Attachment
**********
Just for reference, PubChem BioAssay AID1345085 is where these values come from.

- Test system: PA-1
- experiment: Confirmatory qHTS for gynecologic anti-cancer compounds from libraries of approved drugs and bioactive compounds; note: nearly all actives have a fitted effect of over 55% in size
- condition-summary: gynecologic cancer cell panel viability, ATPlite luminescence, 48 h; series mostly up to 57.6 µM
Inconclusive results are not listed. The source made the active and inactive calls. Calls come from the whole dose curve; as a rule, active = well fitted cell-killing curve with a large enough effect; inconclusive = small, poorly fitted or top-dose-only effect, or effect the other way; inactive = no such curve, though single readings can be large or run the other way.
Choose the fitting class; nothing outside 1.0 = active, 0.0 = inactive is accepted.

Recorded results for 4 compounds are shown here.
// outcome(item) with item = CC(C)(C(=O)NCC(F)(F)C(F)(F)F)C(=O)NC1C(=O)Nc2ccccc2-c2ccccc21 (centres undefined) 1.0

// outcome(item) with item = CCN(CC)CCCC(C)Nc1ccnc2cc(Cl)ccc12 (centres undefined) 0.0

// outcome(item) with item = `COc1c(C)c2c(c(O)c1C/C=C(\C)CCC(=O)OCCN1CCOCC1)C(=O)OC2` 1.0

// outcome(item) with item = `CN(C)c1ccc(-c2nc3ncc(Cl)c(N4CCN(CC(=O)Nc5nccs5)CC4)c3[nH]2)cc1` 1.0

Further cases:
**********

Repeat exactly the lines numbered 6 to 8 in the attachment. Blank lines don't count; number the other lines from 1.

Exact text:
Choose the fitting class; nothing outside 1.0 = active, 0.0 = inactive is accepted.

Recorded results for 4 compounds are shown here.
// outcome(item) with item = CC(C)(C(=O)NCC(F)(F)C(F)(F)F)C(=O)NC1C(=O)Nc2ccccc2-c2ccccc21 (centres undefined) 1.0